While transplant offers the potential for success, outcomes vary. However, there are prognostic markers that could potentially predict transplant outcomes in myelofibrosis.

For example, the clinical-molecular transplant scoring system is a model that takes into account ages ≥57 years, Karnofsky performance status <90%, platelet count <150 × 109/L and leukocyte count >25 × 109/L at time of transplantation, HLA-mismatched unrelated donor, and ASXL1-mutated and CALR-/MPL-unmutated genotype as independent prognostic factors for outcome.

It stratifies patients into four risk categories — low, intermediate, high, and very high — and when validated in a cohort of 156 patients it showed 5-year survival rates for these risk groups of 83%, 64%, 37%, and 22%, respectively.

Moreover, according to data from the Center for International Blood and Marrow Transplant Research registry, survival with stem cell transplant for myelofibrosis has been steadily increasing over the years, with 3-year survival rates of 46%, 49%, and 54% for the time periods 2001-2005, 2006-2010, and 2011-2017.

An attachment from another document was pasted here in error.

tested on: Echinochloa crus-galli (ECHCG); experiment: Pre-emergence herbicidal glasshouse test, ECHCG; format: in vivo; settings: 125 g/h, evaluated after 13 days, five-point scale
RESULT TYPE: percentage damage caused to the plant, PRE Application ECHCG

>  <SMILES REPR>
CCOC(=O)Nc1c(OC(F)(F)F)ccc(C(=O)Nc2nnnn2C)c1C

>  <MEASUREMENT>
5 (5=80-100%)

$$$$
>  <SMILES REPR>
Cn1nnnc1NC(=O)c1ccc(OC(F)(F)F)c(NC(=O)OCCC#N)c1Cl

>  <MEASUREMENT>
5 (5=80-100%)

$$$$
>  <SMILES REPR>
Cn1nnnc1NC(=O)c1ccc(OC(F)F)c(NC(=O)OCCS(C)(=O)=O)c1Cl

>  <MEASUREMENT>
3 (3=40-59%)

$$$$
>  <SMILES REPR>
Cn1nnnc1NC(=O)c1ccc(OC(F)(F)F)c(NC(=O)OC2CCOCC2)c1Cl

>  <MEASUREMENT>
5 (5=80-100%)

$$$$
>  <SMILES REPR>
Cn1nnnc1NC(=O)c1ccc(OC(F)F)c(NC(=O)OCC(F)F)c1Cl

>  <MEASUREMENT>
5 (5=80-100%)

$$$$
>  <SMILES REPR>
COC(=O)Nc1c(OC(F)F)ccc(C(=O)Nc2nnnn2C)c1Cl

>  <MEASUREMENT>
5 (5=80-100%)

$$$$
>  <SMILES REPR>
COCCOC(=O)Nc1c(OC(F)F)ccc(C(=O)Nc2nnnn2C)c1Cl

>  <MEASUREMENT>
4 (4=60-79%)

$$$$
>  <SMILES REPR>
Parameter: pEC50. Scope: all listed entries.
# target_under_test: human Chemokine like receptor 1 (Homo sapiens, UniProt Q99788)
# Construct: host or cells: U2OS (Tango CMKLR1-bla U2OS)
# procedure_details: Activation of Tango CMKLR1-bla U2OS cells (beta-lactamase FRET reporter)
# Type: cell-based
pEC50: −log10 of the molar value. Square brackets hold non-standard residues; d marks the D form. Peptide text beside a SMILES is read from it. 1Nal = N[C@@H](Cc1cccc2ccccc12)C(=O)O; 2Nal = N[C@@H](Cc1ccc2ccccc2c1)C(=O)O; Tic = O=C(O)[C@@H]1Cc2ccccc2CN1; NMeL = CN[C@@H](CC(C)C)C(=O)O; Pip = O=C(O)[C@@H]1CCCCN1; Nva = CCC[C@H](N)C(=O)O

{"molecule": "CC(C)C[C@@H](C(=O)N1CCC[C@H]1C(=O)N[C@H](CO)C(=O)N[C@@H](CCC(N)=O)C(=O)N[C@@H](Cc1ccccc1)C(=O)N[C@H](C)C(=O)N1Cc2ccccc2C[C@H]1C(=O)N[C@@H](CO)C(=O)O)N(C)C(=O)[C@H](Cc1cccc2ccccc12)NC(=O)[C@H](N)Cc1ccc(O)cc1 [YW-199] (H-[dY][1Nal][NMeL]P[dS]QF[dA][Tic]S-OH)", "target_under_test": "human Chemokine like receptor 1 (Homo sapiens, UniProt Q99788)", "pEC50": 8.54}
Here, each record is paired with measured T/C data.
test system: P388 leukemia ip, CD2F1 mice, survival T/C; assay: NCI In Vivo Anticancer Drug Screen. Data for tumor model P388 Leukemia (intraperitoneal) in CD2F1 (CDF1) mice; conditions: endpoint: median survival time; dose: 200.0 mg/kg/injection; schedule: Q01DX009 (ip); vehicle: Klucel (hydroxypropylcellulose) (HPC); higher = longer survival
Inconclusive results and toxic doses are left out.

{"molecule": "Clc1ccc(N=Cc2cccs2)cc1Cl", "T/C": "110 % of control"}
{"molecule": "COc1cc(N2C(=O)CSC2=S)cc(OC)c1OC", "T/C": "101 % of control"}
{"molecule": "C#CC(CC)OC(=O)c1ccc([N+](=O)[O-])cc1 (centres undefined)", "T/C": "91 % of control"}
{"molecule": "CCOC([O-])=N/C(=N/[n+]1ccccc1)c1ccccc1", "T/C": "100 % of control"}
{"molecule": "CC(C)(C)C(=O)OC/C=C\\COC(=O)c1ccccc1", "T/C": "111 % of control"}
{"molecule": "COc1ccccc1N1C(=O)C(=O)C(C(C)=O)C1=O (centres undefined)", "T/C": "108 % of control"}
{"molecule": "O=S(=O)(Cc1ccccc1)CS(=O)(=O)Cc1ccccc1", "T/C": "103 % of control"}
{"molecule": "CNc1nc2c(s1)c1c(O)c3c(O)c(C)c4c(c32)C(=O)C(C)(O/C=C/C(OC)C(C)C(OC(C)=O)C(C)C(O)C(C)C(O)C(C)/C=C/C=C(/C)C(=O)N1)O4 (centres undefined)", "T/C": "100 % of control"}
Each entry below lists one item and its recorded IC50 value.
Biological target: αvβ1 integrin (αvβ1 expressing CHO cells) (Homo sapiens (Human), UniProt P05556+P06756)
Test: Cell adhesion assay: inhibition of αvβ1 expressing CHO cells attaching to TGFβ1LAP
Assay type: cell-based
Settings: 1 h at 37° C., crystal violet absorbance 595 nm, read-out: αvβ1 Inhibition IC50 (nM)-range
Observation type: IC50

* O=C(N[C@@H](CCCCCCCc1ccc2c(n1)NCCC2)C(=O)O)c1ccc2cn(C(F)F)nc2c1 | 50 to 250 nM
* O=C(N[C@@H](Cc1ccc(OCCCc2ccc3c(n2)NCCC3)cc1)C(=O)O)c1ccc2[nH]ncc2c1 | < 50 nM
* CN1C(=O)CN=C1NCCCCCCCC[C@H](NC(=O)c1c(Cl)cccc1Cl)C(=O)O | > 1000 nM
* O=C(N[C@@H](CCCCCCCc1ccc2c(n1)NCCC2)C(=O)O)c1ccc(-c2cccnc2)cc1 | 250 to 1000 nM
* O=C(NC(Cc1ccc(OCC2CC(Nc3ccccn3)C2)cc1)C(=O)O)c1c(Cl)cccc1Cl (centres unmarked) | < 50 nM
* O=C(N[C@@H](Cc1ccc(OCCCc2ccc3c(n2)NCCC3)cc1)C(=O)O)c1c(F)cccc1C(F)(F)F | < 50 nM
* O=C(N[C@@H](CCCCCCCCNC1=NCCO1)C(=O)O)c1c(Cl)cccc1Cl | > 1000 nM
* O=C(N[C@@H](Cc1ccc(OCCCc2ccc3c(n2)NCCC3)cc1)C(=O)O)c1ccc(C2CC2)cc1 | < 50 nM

However, Mesa suggested that for patients, “the difficult part of the decision [to undergo transplant] is that the morbidity and mortality of transplant is very front-loaded. If cured, your potential for significant gains in length of life is substantial. What you risk, however, is a much more front-loaded risk of mortality and morbidity — you could live 15 years, or could pass away in 4 months.”

A retrospective study of survival outcomes for 551 transplant patients and 1,377 non-transplant patients suggested that there was a long-term survival advantage with transplant for patients with Dynamic International Prognostic Scoring System intermediate-1 or higher-risk myelofibrosis, but with increased early mortality, “thus highlighting the need for careful patient selection and continued development of therapies aimed at reducing post-hematopoietic cell transplantation complications.”

While the advantage of undergoing transplant is the possibility for a long-term cure, there are several factors that make patients hesitant or ineligible.

Mesa noted that the vast majority of patients with myelofibrosis are ages 60 years and older, with life-threatening comorbidities involving the lungs, heart, and kidneys.

“And, of course, there are real-world factors such as having a donor, having a center that is accessible, being able to get high-intensity chemotherapy with the stem cell transplant as rescue, infection risks, and graft-versus-host disease,” Mesa added.